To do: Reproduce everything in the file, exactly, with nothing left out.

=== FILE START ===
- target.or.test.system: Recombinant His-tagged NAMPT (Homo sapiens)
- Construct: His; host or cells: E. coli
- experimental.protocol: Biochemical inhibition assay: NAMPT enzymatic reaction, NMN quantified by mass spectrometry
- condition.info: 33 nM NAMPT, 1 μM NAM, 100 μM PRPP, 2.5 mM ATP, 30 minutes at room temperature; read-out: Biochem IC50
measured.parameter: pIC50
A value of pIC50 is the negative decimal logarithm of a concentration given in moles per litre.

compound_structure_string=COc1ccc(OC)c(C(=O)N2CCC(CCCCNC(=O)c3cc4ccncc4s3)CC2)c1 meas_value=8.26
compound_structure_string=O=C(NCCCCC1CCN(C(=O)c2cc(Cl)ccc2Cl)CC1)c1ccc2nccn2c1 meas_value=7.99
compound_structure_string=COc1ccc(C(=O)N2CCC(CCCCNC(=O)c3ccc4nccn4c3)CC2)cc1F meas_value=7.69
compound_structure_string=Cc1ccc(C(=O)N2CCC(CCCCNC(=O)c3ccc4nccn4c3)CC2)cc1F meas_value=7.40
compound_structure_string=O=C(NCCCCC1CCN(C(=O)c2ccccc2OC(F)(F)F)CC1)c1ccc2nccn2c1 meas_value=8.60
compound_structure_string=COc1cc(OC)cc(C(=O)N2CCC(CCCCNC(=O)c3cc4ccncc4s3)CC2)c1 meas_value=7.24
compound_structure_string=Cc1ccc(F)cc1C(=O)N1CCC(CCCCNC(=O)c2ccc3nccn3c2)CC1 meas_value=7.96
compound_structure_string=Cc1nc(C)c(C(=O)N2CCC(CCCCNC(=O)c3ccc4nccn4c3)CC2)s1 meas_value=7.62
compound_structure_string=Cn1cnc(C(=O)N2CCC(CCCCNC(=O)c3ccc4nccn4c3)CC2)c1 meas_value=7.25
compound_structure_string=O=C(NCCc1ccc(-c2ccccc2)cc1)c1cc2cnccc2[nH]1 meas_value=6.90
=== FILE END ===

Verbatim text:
- target.or.test.system: Recombinant His-tagged NAMPT (Homo sapiens)
- Construct: His; host or cells: E. coli
- experimental.protocol: Biochemical inhibition assay: NAMPT enzymatic reaction, NMN quantified by mass spectrometry
- condition.info: 33 nM NAMPT, 1 μM NAM, 100 μM PRPP, 2.5 mM ATP, 30 minutes at room temperature; read-out: Biochem IC50
measured.parameter: pIC50
A value of pIC50 is the negative decimal logarithm of a concentration given in moles per litre.

compound_structure_string=COc1ccc(OC)c(C(=O)N2CCC(CCCCNC(=O)c3cc4ccncc4s3)CC2)c1 meas_value=8.26
compound_structure_string=O=C(NCCCCC1CCN(C(=O)c2cc(Cl)ccc2Cl)CC1)c1ccc2nccn2c1 meas_value=7.99
compound_structure_string=COc1ccc(C(=O)N2CCC(CCCCNC(=O)c3ccc4nccn4c3)CC2)cc1F meas_value=7.69
compound_structure_string=Cc1ccc(C(=O)N2CCC(CCCCNC(=O)c3ccc4nccn4c3)CC2)cc1F meas_value=7.40
compound_structure_string=O=C(NCCCCC1CCN(C(=O)c2ccccc2OC(F)(F)F)CC1)c1ccc2nccn2c1 meas_value=8.60
compound_structure_string=COc1cc(OC)cc(C(=O)N2CCC(CCCCNC(=O)c3cc4ccncc4s3)CC2)c1 meas_value=7.24
compound_structure_string=Cc1ccc(F)cc1C(=O)N1CCC(CCCCNC(=O)c2ccc3nccn3c2)CC1 meas_value=7.96
compound_structure_string=Cc1nc(C)c(C(=O)N2CCC(CCCCNC(=O)c3ccc4nccn4c3)CC2)s1 meas_value=7.62
compound_structure_string=Cn1cnc(C(=O)N2CCC(CCCCNC(=O)c3ccc4nccn4c3)CC2)c1 meas_value=7.25
compound_structure_string=O=C(NCCc1ccc(-c2ccccc2)cc1)c1cc2cnccc2[nH]1 meas_value=6.90